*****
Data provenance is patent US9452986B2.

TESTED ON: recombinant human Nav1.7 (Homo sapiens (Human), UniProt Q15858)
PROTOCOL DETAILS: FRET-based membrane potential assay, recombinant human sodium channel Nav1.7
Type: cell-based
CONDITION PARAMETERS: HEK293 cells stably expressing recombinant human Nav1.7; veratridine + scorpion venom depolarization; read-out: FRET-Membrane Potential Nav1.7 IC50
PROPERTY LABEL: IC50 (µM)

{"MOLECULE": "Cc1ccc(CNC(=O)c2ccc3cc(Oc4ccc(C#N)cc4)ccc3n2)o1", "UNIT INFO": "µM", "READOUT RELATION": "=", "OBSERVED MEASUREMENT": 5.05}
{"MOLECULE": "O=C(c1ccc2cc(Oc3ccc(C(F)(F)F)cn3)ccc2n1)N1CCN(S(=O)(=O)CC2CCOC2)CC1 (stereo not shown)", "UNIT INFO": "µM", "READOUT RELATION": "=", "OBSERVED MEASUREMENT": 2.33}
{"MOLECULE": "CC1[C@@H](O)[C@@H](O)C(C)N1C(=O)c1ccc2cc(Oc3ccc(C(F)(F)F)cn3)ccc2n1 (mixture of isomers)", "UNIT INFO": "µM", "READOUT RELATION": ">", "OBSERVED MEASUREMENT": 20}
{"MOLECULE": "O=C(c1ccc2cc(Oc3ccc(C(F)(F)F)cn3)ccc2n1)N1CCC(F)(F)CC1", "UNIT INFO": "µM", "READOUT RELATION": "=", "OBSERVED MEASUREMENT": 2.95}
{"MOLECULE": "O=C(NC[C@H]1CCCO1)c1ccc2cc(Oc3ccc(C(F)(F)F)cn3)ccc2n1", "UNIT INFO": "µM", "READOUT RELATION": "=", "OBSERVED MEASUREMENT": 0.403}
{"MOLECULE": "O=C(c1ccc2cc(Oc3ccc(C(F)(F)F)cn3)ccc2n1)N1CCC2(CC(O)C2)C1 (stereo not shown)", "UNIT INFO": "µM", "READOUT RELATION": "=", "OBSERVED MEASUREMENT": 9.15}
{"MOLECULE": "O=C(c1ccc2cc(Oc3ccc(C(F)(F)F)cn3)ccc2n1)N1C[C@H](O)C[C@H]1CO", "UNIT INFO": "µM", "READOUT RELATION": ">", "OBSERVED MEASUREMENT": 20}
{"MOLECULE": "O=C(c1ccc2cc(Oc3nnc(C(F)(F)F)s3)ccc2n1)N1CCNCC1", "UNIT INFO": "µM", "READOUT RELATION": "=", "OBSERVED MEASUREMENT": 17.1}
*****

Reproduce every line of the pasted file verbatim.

Data provenance is patent US9452986B2.

TESTED ON: recombinant human Nav1.7 (Homo sapiens (Human), UniProt Q15858)
PROTOCOL DETAILS: FRET-based membrane potential assay, recombinant human sodium channel Nav1.7
Type: cell-based
CONDITION PARAMETERS: HEK293 cells stably expressing recombinant human Nav1.7; veratridine + scorpion venom depolarization; read-out: FRET-Membrane Potential Nav1.7 IC50
PROPERTY LABEL: IC50 (µM)

{"MOLECULE": "Cc1ccc(CNC(=O)c2ccc3cc(Oc4ccc(C#N)cc4)ccc3n2)o1", "UNIT INFO": "µM", "READOUT RELATION": "=", "OBSERVED MEASUREMENT": 5.05}
{"MOLECULE": "O=C(c1ccc2cc(Oc3ccc(C(F)(F)F)cn3)ccc2n1)N1CCN(S(=O)(=O)CC2CCOC2)CC1 (stereo not shown)", "UNIT INFO": "µM", "READOUT RELATION": "=", "OBSERVED MEASUREMENT": 2.33}
{"MOLECULE": "CC1[C@@H](O)[C@@H](O)C(C)N1C(=O)c1ccc2cc(Oc3ccc(C(F)(F)F)cn3)ccc2n1 (mixture of isomers)", "UNIT INFO": "µM", "READOUT RELATION": ">", "OBSERVED MEASUREMENT": 20}
{"MOLECULE": "O=C(c1ccc2cc(Oc3ccc(C(F)(F)F)cn3)ccc2n1)N1CCC(F)(F)CC1", "UNIT INFO": "µM", "READOUT RELATION": "=", "OBSERVED MEASUREMENT": 2.95}
{"MOLECULE": "O=C(NC[C@H]1CCCO1)c1ccc2cc(Oc3ccc(C(F)(F)F)cn3)ccc2n1", "UNIT INFO": "µM", "READOUT RELATION": "=", "OBSERVED MEASUREMENT": 0.403}
{"MOLECULE": "O=C(c1ccc2cc(Oc3ccc(C(F)(F)F)cn3)ccc2n1)N1CCC2(CC(O)C2)C1 (stereo not shown)", "UNIT INFO": "µM", "READOUT RELATION": "=", "OBSERVED MEASUREMENT": 9.15}
{"MOLECULE": "O=C(c1ccc2cc(Oc3ccc(C(F)(F)F)cn3)ccc2n1)N1C[C@H](O)C[C@H]1CO", "UNIT INFO": "µM", "READOUT RELATION": ">", "OBSERVED MEASUREMENT": 20}
{"MOLECULE": "O=C(c1ccc2cc(Oc3nnc(C(F)(F)F)s3)ccc2n1)N1CCNCC1", "UNIT INFO": "µM", "READOUT RELATION": "=", "OBSERVED MEASUREMENT": 17.1}